Friday, April 10, 2009

A Pure and Simple Order of Worship

A selection from a letter by John Calvin to John Knox, the Scottish Presbyterian in exile at Frankford. The English church there was divided over what forms were acceptable in worship. Calvin declared his opinion in writing to Knox, who like Calvin, desired that the public worship of God be according to strict simplicity. The letter was written from Geneva on June 12, 1555.

Certainly no one I think who is possessed of a sound judgment will deny that lighted tapers, and crucifixes, and other trumpery of the same description, flow from superstition. Whence I lay it down for certain, that those who from free choice retain these things, are but too eager to drink from polluted dregs. Nor do I see for what reason a church should be burdened with these frivolous and useless, not to call them by their real name, pernicious ceremonies, when a pure and simple order of worship is in our power.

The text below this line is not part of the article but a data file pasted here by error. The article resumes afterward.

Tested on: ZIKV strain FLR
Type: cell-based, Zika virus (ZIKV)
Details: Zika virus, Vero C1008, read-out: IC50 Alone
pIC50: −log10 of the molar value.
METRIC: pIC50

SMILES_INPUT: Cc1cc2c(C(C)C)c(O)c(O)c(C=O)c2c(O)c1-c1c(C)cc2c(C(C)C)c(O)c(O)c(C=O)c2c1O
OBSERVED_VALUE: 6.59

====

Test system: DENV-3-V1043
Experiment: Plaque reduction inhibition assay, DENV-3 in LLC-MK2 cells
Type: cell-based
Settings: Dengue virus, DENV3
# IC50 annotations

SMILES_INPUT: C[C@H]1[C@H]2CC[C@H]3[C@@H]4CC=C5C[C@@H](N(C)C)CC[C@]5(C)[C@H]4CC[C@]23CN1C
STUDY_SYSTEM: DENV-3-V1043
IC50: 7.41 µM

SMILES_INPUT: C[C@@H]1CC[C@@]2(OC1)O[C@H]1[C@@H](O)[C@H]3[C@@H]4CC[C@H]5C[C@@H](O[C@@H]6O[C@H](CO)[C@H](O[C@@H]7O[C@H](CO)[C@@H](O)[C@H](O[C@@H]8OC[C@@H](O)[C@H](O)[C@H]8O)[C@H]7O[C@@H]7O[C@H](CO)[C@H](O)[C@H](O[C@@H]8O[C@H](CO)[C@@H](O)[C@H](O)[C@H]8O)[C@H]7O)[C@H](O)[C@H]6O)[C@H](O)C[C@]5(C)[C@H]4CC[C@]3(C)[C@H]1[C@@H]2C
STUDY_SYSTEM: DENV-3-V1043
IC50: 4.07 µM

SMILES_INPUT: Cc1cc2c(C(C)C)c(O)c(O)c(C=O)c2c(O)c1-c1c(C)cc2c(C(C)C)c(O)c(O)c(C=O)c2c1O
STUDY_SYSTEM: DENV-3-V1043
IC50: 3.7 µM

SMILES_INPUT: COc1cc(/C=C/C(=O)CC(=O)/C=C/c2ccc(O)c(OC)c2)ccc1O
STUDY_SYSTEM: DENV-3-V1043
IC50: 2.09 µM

John Calvin: Tracts and Letters, edited by Jules Bonnet and translated by David Constable, first published by the Presbyterian Board of Publication, 1858, republished by The Banner of Truth Trust, 2009, vol. 6, pp. 190-191.

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